So much for the Maharaja Saheb and the Sheikh Saheb. Will not the Government of Pakistan and the Government of the Indian Union close ranks and come to an amicable settlement with the assistance of impartial Indians? Or, has impartiality fled from India? I am sure, it has not.

[Text of a prayer speech read out in Delhi on December 29, 1947]

o o o

Before I ever knew anything about politics in my early youth, I dreamt the dream of communal unity of the heart. I shall jump in the evening of my life like a child, to feel that the dream has been realised in this life. The wish for living the full span of life portrayed by the seers of old and which the seers permit us to set down at 125 years, will then revive. Who would not risk sacrificing his life for the realisation of such a dream? Then we shall have real swaraj. Then, though legally and geographically we may still be two states, in daily life no one will think that we were two separate states. The vista before me seems to me to be, as it must be to you, too glorious to be ture. And yet like a child in a famous picture, drawn by a famous painter, I shall not be happy, till I have got it. I live and I want to live for no lesser goal... I remember to have read, I forget now whether in the Delhi Fort or in the Agra Fort, when I visited them in 1896, a verse on one of the gates, which when translated reads thus: ‘If there is paradise on earth, it is here, it is here, it is here.’... I should love to see that verse with justice inscribed on the gates of Pakistan at all the entrances. In such paradise, whether it is in the Indian Union or in Pakistan, there will be neither paupers, nor beggars, nor high, nor low, neither the millionaire employers, nor the half-starved employees, nor intoxicating drinks or drugs. There will be the same respect for women as vouchsafed to men, and the chastity and the purity of men and women will be jealously guarded. Where every woman, except one’s wife, will be treated by men of all religions, as mother, or sister, or daughter, according to her age. Where there will be no untouchability, and where there will be equal respect for all faiths. They will be all proudly, joyously and voluntarily bread labourers. I hope that everyone who listens to me or who reads these lines, will forgive me, if stretched on my bed and basking in the sun, inhaling the life-giving sunshine, I allow myself to indulge in this ecstasy.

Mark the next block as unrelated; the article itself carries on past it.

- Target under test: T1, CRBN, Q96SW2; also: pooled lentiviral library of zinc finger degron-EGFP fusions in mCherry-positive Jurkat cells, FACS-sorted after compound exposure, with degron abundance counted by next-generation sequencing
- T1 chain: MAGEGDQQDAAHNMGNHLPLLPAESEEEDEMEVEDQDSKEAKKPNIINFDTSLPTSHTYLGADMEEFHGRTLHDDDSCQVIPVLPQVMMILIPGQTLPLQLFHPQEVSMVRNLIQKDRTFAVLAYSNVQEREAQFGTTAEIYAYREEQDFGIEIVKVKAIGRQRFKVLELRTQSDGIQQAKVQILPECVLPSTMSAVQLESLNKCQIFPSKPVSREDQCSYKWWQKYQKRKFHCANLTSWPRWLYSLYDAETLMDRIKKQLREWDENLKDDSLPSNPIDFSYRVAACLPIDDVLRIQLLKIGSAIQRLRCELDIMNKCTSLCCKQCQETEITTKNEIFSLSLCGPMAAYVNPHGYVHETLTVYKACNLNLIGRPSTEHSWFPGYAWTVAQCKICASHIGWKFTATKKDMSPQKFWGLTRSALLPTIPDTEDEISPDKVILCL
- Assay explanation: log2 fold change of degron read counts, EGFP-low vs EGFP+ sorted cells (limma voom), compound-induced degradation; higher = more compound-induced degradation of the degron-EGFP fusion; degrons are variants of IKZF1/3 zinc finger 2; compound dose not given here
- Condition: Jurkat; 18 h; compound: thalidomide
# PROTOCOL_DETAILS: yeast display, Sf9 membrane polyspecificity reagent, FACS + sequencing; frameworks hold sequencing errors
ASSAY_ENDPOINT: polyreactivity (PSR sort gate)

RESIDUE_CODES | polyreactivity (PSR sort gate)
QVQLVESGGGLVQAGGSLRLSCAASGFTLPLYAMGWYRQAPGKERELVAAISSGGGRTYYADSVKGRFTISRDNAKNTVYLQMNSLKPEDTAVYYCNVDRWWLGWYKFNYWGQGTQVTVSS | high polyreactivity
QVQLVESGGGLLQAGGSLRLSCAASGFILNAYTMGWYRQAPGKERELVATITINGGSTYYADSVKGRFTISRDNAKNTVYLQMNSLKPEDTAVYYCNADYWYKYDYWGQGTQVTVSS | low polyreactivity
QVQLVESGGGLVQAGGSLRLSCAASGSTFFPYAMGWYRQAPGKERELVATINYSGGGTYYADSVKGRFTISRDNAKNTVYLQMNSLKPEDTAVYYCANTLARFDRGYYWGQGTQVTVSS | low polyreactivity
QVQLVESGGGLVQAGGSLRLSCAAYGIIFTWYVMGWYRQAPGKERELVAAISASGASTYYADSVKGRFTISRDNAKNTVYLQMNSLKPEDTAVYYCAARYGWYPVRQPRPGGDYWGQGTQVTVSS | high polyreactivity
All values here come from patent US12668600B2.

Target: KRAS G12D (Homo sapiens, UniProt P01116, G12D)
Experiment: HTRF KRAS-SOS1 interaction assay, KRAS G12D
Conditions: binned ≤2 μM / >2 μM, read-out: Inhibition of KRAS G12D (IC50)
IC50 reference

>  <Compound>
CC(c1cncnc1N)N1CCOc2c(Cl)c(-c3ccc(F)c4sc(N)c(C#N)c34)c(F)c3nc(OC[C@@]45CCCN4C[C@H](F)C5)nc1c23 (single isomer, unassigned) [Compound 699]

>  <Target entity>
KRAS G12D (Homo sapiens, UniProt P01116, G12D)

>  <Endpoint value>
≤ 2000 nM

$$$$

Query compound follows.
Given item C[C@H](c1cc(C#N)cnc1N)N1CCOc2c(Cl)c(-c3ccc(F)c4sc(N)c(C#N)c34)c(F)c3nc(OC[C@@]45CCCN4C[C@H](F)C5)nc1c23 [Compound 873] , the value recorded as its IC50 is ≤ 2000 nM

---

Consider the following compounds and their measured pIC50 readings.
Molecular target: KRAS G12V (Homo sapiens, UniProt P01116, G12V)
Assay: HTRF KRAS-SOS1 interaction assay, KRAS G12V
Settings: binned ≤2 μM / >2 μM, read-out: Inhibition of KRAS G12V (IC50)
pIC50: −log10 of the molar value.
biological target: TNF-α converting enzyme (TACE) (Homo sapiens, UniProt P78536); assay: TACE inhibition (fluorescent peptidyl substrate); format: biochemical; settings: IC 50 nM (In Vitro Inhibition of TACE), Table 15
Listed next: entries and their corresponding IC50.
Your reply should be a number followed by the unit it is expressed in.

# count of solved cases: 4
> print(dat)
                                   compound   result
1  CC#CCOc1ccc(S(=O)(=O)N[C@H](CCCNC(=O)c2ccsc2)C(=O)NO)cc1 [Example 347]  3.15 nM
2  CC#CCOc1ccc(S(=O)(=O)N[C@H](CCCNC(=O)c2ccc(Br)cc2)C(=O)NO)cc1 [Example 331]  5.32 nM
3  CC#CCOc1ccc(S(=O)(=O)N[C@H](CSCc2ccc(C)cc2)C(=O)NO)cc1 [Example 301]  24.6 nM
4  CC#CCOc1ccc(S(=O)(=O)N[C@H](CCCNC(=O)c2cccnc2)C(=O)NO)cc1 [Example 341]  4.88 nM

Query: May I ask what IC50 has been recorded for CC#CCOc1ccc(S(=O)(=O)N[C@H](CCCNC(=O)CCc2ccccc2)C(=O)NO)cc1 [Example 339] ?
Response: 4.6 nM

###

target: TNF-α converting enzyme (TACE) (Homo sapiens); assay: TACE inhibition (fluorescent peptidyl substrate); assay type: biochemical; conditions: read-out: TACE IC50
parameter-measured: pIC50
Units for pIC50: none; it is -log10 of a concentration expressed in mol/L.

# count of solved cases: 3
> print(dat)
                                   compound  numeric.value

[From the address at a prayer meeting during his last fast in Delhi, January 14, 1948]